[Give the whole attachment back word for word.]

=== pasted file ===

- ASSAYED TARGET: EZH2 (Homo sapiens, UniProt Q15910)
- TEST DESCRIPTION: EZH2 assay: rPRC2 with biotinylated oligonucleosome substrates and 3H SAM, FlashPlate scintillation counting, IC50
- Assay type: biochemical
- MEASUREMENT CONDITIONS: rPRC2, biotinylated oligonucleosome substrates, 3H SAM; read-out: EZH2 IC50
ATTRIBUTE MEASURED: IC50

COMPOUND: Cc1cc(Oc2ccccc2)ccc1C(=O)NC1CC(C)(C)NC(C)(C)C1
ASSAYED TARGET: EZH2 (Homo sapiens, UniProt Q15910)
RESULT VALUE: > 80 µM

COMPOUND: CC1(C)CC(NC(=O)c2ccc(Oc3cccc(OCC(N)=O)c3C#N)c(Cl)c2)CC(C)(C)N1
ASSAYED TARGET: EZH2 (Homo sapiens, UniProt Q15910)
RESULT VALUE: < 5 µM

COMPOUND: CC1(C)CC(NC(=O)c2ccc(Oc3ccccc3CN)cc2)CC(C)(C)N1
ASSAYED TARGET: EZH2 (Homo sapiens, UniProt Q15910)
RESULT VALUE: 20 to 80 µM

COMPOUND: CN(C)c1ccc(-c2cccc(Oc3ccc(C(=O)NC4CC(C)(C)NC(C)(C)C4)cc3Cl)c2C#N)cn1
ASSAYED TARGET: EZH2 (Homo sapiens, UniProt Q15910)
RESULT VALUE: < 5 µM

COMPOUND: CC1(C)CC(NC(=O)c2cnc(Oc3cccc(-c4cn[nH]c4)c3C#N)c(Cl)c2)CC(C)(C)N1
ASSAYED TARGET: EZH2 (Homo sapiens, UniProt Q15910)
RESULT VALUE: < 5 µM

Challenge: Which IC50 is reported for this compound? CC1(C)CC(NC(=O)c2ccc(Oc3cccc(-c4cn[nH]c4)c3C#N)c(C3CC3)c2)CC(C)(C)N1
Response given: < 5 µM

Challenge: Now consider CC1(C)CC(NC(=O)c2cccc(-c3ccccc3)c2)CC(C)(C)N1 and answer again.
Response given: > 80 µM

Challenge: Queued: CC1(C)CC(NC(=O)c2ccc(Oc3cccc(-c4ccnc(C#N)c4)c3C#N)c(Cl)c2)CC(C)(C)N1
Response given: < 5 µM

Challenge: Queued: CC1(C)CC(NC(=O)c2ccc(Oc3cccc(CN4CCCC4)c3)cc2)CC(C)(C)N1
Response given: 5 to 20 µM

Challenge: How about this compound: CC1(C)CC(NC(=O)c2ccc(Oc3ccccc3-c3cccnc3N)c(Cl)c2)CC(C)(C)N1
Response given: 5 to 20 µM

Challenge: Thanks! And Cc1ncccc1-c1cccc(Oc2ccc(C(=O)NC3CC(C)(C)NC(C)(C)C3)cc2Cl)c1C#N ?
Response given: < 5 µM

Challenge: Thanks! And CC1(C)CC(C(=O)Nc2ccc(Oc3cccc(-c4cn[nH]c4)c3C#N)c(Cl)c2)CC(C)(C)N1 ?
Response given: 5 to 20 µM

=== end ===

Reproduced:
- ASSAYED TARGET: EZH2 (Homo sapiens, UniProt Q15910)
- TEST DESCRIPTION: EZH2 assay: rPRC2 with biotinylated oligonucleosome substrates and 3H SAM, FlashPlate scintillation counting, IC50
- Assay type: biochemical
- MEASUREMENT CONDITIONS: rPRC2, biotinylated oligonucleosome substrates, 3H SAM; read-out: EZH2 IC50
ATTRIBUTE MEASURED: IC50

COMPOUND: Cc1cc(Oc2ccccc2)ccc1C(=O)NC1CC(C)(C)NC(C)(C)C1
ASSAYED TARGET: EZH2 (Homo sapiens, UniProt Q15910)
RESULT VALUE: > 80 µM

COMPOUND: CC1(C)CC(NC(=O)c2ccc(Oc3cccc(OCC(N)=O)c3C#N)c(Cl)c2)CC(C)(C)N1
ASSAYED TARGET: EZH2 (Homo sapiens, UniProt Q15910)
RESULT VALUE: < 5 µM

COMPOUND: CC1(C)CC(NC(=O)c2ccc(Oc3ccccc3CN)cc2)CC(C)(C)N1
ASSAYED TARGET: EZH2 (Homo sapiens, UniProt Q15910)
RESULT VALUE: 20 to 80 µM

COMPOUND: CN(C)c1ccc(-c2cccc(Oc3ccc(C(=O)NC4CC(C)(C)NC(C)(C)C4)cc3Cl)c2C#N)cn1
ASSAYED TARGET: EZH2 (Homo sapiens, UniProt Q15910)
RESULT VALUE: < 5 µM

COMPOUND: CC1(C)CC(NC(=O)c2cnc(Oc3cccc(-c4cn[nH]c4)c3C#N)c(Cl)c2)CC(C)(C)N1
ASSAYED TARGET: EZH2 (Homo sapiens, UniProt Q15910)
RESULT VALUE: < 5 µM

Challenge: Which IC50 is reported for this compound? CC1(C)CC(NC(=O)c2ccc(Oc3cccc(-c4cn[nH]c4)c3C#N)c(C3CC3)c2)CC(C)(C)N1
Response given: < 5 µM

Challenge: Now consider CC1(C)CC(NC(=O)c2cccc(-c3ccccc3)c2)CC(C)(C)N1 and answer again.
Response given: > 80 µM

Challenge: Queued: CC1(C)CC(NC(=O)c2ccc(Oc3cccc(-c4ccnc(C#N)c4)c3C#N)c(Cl)c2)CC(C)(C)N1
Response given: < 5 µM

Challenge: Queued: CC1(C)CC(NC(=O)c2ccc(Oc3cccc(CN4CCCC4)c3)cc2)CC(C)(C)N1
Response given: 5 to 20 µM

Challenge: How about this compound: CC1(C)CC(NC(=O)c2ccc(Oc3ccccc3-c3cccnc3N)c(Cl)c2)CC(C)(C)N1
Response given: 5 to 20 µM

Challenge: Thanks! And Cc1ncccc1-c1cccc(Oc2ccc(C(=O)NC3CC(C)(C)NC(C)(C)C3)cc2Cl)c1C#N ?
Response given: < 5 µM

Challenge: Thanks! And CC1(C)CC(C(=O)Nc2ccc(Oc3cccc(-c4cn[nH]c4)c3C#N)c(Cl)c2)CC(C)(C)N1 ?
Response given: 5 to 20 µM